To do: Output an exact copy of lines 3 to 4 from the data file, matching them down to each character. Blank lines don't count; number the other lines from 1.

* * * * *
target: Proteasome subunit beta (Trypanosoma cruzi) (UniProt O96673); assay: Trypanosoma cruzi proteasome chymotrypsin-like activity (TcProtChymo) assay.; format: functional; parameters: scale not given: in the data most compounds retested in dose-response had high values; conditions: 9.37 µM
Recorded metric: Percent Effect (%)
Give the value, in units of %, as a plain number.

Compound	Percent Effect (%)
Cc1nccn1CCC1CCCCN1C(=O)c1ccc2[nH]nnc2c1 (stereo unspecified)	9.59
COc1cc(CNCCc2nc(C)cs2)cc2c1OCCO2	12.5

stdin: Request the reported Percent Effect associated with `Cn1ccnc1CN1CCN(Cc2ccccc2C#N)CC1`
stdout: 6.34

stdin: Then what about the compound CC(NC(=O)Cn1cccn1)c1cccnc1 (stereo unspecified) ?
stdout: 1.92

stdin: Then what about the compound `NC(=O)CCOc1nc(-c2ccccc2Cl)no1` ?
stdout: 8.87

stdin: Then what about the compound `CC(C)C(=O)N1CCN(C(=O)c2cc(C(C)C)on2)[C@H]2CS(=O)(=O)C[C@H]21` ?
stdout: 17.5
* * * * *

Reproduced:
Give the value, in units of %, as a plain number.

Compound	Percent Effect (%)